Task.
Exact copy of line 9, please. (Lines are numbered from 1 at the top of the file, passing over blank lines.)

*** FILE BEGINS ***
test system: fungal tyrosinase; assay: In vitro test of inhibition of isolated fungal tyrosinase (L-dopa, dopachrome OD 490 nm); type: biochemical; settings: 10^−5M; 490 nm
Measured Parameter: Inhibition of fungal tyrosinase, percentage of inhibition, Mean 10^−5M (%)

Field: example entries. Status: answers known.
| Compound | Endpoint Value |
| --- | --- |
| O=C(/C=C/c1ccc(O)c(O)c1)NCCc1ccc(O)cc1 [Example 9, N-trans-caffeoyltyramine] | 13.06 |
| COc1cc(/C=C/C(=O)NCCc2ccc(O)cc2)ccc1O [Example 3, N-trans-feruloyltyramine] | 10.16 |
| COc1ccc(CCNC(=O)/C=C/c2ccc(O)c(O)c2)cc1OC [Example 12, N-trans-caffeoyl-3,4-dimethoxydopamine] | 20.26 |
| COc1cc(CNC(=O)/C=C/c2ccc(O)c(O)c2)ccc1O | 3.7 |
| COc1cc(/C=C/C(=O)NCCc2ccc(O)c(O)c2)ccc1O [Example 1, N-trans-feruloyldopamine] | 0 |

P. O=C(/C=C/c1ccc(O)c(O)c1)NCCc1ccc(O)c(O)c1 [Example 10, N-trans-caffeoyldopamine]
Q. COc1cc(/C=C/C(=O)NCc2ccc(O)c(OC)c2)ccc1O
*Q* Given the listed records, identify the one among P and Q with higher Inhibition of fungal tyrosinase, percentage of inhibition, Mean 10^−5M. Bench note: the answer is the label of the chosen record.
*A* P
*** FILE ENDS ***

| COc1cc(CNC(=O)/C=C/c2ccc(O)c(O)c2)ccc1O | 3.7 |